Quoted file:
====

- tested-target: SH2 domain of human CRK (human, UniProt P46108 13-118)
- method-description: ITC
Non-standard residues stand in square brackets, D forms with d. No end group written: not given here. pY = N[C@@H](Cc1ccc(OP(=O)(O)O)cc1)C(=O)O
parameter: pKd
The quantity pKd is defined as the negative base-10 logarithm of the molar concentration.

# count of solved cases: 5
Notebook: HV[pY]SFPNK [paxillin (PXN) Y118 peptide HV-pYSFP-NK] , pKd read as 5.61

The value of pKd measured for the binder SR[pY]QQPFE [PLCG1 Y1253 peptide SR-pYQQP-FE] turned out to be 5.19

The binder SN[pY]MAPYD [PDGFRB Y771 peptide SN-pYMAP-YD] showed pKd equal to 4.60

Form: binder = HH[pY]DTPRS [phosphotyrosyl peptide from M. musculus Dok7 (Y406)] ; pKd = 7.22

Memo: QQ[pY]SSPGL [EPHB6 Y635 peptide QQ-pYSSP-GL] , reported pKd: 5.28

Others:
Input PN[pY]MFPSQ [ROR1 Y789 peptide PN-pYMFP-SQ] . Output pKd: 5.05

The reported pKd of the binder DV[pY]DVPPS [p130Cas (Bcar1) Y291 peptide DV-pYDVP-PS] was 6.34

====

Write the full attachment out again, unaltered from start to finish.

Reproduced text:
- tested-target: SH2 domain of human CRK (human, UniProt P46108 13-118)
- method-description: ITC
Non-standard residues stand in square brackets, D forms with d. No end group written: not given here. pY = N[C@@H](Cc1ccc(OP(=O)(O)O)cc1)C(=O)O
parameter: pKd
The quantity pKd is defined as the negative base-10 logarithm of the molar concentration.

# count of solved cases: 5
Notebook: HV[pY]SFPNK [paxillin (PXN) Y118 peptide HV-pYSFP-NK] , pKd read as 5.61

The value of pKd measured for the binder SR[pY]QQPFE [PLCG1 Y1253 peptide SR-pYQQP-FE] turned out to be 5.19

The binder SN[pY]MAPYD [PDGFRB Y771 peptide SN-pYMAP-YD] showed pKd equal to 4.60

Form: binder = HH[pY]DTPRS [phosphotyrosyl peptide from M. musculus Dok7 (Y406)] ; pKd = 7.22

Memo: QQ[pY]SSPGL [EPHB6 Y635 peptide QQ-pYSSP-GL] , reported pKd: 5.28

Others:
Input PN[pY]MFPSQ [ROR1 Y789 peptide PN-pYMFP-SQ] . Output pKd: 5.05

The reported pKd of the binder DV[pY]DVPPS [p130Cas (Bcar1) Y291 peptide DV-pYDVP-PS] was 6.34